Friday, January 25, 2013

Synecdoche, New York (2008)

I'm going to start this a little pretentiously, but considering the film we're talking about today, I think that's appropriate. The original reasoning behind the Wicker Scale's grading method (which, I want to reiterate, is dumb) was to avoid having to give movies a grade. I hate grading movies because I feel as if it's kind of derivative and makes the conversation switch from "You gave that a B+??? It was totally an A-!!!" to actual discussion. I still felt like I needed some simple way of differentiating movies I liked and didn't though, so I came up with the scale.

The problem with it, besides everything, is that it still puts it on a binary. Every movie has to be "good" or "bad" overall. Some movies don't really fall into one of those two categories, like Synecdoche, New York. To be fair, I'm giving my opinion on this movie after only watching it once and this is a movie that just begs to be watched multiple times so every frame can be analyzed, so I may be missing a lot of the nuances that would definitively put the movie into the "good" or "bad" camp. But while watching this I couldn't decide if what I was watching was a brilliant, postmodern, surrealist take on death and our attempts to give life meaning or if it was nothing but self indulgent bloat too far up it's own ass to see the point.

The plot is, uh, complicated. Caden Cotard (Phillip Seymour Hoffman) is a theater director living in Schenectady, NY. (Which is my neck of the woods! Woo! Upstate New York, bitches!!) He lives with artist wife Adele (Catherine Keener) and his 4 year old daughter Olive. After his wife leaves him to go to Berlin, he is granted a MacArthur Fellowship and starts to create his magnum opus, a gigantic play meant to really capture what life is. He sets about creating it in a gigantic hanger, with the play getting bigger and more complex every passing day. That's the plot when distilled into simple terms, but really there is a lot going on around all this. The movie takes place over a span of decades, sometimes jumping years ahead with no warning. Soon the characters are followed and replaced by actors being those characters. Locations seem to melt inbetween the real world and the false one. It has a nightmarish quality to it, not in the same horrific way Rosemary's Baby does, more as if everything you dread is happening at once and you can't wake up.

This movie is very cold, explicitly meant to be distant from the viewer. A postmodern film, it deliberately draws your attention to all the little seams both movies, and fiction in general, contain. This is homework film watching, not a movie you pop in to zone out to. It requires you to be fully paying attention to it. Written and directed by Charlie Kaufman, writer of Being John Malkovich, Adaptation, and Eternal Sunshine of a Spotless Mind, it has the same elements that have defined Kaufman's work. It's very very very very meta, to the point of obnoxiousness. After a while you just want to yell at the movie for going that far with these concepts. It's not something I would consider enjoyable to watch the way Kaufman's other movies are.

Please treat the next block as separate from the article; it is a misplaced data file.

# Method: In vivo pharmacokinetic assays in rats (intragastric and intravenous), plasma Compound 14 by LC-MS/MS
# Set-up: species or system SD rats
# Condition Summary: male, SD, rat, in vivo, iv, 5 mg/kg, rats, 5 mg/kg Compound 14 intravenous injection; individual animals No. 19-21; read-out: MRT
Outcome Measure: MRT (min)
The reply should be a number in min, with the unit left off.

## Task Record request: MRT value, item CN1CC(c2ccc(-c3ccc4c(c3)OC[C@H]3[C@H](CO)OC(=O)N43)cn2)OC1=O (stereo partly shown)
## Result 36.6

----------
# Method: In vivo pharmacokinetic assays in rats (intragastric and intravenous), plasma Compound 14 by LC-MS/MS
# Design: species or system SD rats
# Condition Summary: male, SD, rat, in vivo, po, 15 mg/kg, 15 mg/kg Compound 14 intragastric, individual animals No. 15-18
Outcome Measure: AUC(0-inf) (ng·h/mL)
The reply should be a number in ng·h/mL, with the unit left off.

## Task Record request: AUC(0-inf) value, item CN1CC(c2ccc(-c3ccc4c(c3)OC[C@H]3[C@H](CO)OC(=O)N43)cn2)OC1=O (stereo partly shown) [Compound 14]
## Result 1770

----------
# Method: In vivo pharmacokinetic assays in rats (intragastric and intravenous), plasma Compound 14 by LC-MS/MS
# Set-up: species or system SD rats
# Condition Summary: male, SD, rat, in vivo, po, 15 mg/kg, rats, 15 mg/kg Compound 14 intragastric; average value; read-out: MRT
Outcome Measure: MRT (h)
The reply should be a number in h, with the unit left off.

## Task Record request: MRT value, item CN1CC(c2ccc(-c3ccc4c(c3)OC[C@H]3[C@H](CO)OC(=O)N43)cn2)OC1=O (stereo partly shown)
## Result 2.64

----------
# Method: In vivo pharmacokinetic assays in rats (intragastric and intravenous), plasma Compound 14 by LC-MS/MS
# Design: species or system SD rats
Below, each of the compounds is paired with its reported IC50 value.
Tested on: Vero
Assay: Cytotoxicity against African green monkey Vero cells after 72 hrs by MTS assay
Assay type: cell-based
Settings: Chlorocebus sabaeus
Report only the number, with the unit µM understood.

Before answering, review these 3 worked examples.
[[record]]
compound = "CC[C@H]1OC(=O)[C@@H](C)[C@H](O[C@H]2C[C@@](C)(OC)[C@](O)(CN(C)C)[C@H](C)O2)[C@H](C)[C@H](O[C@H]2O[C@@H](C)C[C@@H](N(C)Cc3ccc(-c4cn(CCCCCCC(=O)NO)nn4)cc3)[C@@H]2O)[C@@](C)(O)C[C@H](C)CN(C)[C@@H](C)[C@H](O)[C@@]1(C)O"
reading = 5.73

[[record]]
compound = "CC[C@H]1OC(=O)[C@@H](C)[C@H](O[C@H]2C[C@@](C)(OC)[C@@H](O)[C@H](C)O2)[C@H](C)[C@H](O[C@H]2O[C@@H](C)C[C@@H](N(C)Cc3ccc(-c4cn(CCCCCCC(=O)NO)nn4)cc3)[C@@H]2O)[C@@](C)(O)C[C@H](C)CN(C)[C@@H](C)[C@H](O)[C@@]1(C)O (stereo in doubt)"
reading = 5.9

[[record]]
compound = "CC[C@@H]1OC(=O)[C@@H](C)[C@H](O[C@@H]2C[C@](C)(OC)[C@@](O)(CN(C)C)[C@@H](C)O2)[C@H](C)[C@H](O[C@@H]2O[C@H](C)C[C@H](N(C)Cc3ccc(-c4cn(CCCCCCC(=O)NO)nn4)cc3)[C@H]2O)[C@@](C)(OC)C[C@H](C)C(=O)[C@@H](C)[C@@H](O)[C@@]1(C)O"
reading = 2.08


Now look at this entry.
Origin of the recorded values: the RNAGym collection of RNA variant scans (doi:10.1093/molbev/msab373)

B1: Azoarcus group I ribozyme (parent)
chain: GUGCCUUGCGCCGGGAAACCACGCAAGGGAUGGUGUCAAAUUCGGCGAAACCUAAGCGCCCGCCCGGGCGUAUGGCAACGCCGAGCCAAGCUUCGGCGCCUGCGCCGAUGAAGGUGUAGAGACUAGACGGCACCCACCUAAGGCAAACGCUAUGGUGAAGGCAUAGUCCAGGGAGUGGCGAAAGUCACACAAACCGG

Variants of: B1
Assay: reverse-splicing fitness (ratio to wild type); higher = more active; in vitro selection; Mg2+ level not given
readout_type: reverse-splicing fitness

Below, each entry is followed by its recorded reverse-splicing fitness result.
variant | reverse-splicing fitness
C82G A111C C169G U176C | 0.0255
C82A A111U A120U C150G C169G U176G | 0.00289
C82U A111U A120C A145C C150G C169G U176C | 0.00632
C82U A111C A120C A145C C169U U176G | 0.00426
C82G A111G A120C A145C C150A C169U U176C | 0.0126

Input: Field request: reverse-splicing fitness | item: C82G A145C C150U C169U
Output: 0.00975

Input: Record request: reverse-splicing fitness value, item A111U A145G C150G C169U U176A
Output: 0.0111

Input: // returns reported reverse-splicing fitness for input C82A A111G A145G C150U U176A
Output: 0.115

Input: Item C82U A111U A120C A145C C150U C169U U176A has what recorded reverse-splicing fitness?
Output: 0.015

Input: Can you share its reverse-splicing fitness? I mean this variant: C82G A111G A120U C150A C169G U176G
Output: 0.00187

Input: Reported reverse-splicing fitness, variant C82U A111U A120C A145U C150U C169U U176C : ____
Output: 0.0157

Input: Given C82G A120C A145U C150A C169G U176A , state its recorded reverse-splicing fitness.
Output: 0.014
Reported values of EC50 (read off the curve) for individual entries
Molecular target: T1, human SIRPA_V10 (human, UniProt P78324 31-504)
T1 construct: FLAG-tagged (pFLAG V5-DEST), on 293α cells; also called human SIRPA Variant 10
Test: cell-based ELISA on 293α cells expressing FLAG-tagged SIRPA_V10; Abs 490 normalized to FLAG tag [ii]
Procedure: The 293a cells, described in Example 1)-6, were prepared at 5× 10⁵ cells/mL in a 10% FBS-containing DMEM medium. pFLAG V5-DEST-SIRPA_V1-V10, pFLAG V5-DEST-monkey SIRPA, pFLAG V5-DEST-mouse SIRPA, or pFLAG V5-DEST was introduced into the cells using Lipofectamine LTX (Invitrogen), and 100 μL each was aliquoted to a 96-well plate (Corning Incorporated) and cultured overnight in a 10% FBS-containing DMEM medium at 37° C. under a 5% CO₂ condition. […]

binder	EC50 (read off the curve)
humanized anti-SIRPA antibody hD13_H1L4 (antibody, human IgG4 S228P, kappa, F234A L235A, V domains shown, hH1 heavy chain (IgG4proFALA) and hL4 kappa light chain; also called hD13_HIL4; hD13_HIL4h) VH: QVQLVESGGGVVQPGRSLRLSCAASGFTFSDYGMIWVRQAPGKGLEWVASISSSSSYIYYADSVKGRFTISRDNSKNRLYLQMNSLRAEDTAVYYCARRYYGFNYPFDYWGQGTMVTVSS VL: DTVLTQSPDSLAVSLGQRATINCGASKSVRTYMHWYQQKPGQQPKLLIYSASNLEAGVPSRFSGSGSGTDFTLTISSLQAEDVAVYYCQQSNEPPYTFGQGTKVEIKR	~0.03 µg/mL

At the same time, just because it's hard to get through doesn't necessarily diminish what it's trying to do. The movie started as Kaufman and long time collaborator Spike Jonze's attempt to make a horror film. Jonze eventually left to direct Where The Wild Things Are, which we might get to in a little while, leaving Kaufman with both writing and directing duties. I don't know if I would call this a horror movie, I don't think it falls into any kind of genre. It is terrifying in it's own way though. There is an unbearable sense of sadness throughout the film, highlighting how once you make a mistake there is no changing it. Perhaps the most heartbreaking and hard to watch comes when Caden sees his long estranged daughter Olive on her deathbed. It's a gut punch of a scene, dissolving into humiliation and loss that he won't ever be able to take back, no matter how many times he changes his play.

I feel so underprepared writing about this film. Usually after I watch something I have a theme I can really get into and talk about, but Synecdoche doesn't have one that I feel qualified to explain. It's so ambiguous and esoteric, saying so much in it's two hour runtime that, by the time it's over, you have no idea what it's main point was. Was it death? Death certainly is the most prevalent element in the film. There were at least 5 funerals in the movie, some sad, some comical. Maybe it was the nature of art, and how it reflects us. Lots of evidence for that as well. Yet that doesn't feel right, it's too simple for a movie like this.

A synecdoche is actually a literary term, referring to something that uses part of something to represent a whole concept, and vice versa. Indeed, this is a very literary movie, feeling like an adaptation of a Kurt Vonnegut novel by way of William Burroughs. I really don't know about this one, I can't say I recommend it but I'm really interested in watching it again. Maybe I'll revisit this review when I do because I'm seriously puzzled. On the Wicker Scale this movie is running on a parallel scale closely mimicking the real one.

No comments:

Post a Comment